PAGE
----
William’s reporting has been up to his normal high standards. At the close of last week, he was reporting that,

‘After the huge backlash against @Hillsdale president Larry Arnn saying public school teachers come from “the dumbest parts of the dumbest colleges,” @GovBillLee‘s friends are now texting parents with a PR message that Arnn was “telling the truth.””

The personal messages were unwelcome ones for most recipients, but also raised the question of where data for the messages was derived from. Voter rolls and traditional commercial lists seem unlikely. The question remains unanswered but I’d have you consider this.

A website was created to promote TISA during the Governor’s new education funding formula campaign. At first sight, it appears to be a product of the TNDOE. But appearances can be deceiving as Ian Round of the Daily Memphian points out,

Chiefs for Change built the website promoting the Tennessee Investment in Student Achievement Act (TISA),, through a vendor. Lundberg said he dispatched a staffer to get the vendor’s name: Woodberry Associates, a Washington, D.C.-based public relations company, of which many officials are political operatives.

As part of the website, visitors are allowed to enter a name and contact information in order to receive updates. But what else is that data used for?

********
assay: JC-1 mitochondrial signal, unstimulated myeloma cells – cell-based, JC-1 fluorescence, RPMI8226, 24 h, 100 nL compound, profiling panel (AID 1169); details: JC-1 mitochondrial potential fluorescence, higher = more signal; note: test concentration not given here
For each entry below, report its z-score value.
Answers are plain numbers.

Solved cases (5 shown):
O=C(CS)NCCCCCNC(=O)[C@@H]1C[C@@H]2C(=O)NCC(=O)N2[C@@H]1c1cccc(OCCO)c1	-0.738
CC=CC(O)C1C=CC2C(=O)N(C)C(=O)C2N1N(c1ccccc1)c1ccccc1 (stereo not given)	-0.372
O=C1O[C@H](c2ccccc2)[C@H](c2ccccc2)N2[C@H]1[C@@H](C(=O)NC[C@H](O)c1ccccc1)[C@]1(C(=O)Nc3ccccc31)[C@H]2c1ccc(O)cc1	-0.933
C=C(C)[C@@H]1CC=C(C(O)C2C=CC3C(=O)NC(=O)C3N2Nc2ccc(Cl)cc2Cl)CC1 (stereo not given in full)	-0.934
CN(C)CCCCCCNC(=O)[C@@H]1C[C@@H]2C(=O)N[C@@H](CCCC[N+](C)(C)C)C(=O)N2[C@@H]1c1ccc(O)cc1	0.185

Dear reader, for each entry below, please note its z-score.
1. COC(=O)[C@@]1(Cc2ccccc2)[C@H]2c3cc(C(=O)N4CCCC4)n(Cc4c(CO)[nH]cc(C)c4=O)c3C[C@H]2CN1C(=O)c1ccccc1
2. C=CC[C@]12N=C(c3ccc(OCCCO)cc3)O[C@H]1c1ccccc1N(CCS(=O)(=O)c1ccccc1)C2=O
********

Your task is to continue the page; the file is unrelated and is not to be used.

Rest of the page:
Chief for Change operates in Tennessee without a contract or scope of work. There is no data sharing agreement between any of the aforementioned parties What’s to prevent Lee from calling up his Commissioners of Education and saying, “Hey Pen, how about getting me a copy of that database from the TISA website. Lar wants to send some text messages out.”

We’d never be the wiser, after all, “TDOE believes Chiefs for Change is not subject to procurement laws, but not everyone agrees. Without a contract or much of a paper trail, nonprofit avoid oversight by lawmakers and the public.”

So while I’m not saying that’s what happen, I’d challenge someone to prove that’s not what happened.
The last three Tennessee Commissioners of Education have come from the ranks of Chief for Change, and I wouldn’t be surprised if the next one does as well.
In talking to educators across Nashville, most are reporting one of the smoothest openings on record. While many of the issues from past years still remain, the first week went remarkably smooth. Good news for everyone and let’s hope the rest of the year follows suit.